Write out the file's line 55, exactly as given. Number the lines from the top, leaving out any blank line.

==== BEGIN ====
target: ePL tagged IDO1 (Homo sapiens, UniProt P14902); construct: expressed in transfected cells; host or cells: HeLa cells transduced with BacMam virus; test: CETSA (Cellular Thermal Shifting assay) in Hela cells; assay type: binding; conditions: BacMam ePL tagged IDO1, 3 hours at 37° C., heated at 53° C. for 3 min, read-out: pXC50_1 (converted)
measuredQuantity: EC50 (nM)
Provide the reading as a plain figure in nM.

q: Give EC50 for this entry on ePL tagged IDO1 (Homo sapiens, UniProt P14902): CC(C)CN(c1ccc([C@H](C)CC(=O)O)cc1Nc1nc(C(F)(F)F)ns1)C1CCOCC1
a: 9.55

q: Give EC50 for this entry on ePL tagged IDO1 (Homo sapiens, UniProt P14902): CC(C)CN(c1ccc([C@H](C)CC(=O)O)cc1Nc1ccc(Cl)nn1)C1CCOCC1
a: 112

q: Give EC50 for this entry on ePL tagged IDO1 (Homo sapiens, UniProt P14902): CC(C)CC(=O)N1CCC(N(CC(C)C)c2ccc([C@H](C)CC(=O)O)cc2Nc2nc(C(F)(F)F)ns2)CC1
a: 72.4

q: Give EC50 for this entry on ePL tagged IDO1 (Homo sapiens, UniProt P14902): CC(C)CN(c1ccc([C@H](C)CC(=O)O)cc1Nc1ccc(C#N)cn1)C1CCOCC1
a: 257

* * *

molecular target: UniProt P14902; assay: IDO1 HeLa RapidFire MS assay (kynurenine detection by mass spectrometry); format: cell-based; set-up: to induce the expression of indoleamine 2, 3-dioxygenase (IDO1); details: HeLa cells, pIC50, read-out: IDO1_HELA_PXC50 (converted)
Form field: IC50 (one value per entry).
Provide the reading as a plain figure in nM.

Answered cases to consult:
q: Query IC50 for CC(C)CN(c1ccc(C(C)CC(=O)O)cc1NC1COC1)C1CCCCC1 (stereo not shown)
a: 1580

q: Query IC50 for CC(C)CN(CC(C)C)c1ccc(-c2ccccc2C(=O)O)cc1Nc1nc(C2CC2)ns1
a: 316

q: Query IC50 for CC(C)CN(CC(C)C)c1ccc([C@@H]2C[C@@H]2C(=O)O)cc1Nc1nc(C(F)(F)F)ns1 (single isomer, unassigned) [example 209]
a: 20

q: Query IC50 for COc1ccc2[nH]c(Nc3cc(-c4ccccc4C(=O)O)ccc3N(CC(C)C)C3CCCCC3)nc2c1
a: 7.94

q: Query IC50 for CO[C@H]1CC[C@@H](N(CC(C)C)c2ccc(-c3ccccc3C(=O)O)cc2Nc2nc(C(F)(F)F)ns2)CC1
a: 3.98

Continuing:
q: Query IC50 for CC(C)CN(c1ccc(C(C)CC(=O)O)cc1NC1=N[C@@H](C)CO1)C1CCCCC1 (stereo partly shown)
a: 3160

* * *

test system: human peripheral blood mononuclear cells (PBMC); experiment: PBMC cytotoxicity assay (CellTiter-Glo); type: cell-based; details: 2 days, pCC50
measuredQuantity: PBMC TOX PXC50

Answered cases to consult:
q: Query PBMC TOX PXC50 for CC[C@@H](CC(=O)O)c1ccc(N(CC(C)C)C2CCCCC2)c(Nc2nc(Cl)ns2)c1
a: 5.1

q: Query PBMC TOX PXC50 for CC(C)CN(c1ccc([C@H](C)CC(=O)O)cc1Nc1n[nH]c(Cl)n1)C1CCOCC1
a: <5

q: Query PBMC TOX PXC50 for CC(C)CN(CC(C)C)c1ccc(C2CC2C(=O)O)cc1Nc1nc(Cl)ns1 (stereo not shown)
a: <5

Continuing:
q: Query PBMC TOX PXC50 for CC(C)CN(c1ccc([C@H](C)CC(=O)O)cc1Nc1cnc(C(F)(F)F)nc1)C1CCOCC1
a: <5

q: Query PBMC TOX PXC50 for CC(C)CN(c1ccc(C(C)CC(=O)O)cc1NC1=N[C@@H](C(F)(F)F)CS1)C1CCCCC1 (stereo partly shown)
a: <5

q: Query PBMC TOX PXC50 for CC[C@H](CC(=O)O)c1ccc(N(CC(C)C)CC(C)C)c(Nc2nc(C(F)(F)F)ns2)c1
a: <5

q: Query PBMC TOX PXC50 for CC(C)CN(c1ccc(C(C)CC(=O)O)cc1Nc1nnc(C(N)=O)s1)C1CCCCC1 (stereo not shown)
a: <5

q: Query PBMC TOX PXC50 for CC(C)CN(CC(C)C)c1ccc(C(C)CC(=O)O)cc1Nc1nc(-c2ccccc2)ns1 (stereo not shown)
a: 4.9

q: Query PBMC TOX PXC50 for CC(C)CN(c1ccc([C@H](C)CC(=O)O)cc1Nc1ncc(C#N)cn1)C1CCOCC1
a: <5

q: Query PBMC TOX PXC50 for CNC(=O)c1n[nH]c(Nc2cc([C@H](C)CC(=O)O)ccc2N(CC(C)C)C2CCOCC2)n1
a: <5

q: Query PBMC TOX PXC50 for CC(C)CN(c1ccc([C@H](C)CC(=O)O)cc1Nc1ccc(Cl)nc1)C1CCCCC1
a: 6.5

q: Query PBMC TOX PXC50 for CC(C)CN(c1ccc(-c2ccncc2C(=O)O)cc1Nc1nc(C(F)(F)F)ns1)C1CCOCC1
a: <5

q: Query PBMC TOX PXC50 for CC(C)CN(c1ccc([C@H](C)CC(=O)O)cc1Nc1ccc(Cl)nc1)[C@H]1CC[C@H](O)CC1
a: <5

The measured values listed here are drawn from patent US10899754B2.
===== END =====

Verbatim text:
q: Query PBMC TOX PXC50 for CC(C)CN(c1ccc([C@H](C)CC(=O)O)cc1Nc1ccc(Cl)nc1)C1CCCCC1